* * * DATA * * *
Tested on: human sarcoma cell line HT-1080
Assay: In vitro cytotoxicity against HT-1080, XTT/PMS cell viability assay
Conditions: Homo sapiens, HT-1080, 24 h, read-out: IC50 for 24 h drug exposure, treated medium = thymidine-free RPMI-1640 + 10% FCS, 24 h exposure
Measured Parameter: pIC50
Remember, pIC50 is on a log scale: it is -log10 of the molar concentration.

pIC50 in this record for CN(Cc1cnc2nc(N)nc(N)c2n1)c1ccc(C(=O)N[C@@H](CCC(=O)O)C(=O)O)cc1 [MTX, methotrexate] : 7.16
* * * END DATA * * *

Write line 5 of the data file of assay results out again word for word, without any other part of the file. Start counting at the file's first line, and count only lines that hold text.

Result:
Remember, pIC50 is on a log scale: it is -log10 of the molar concentration.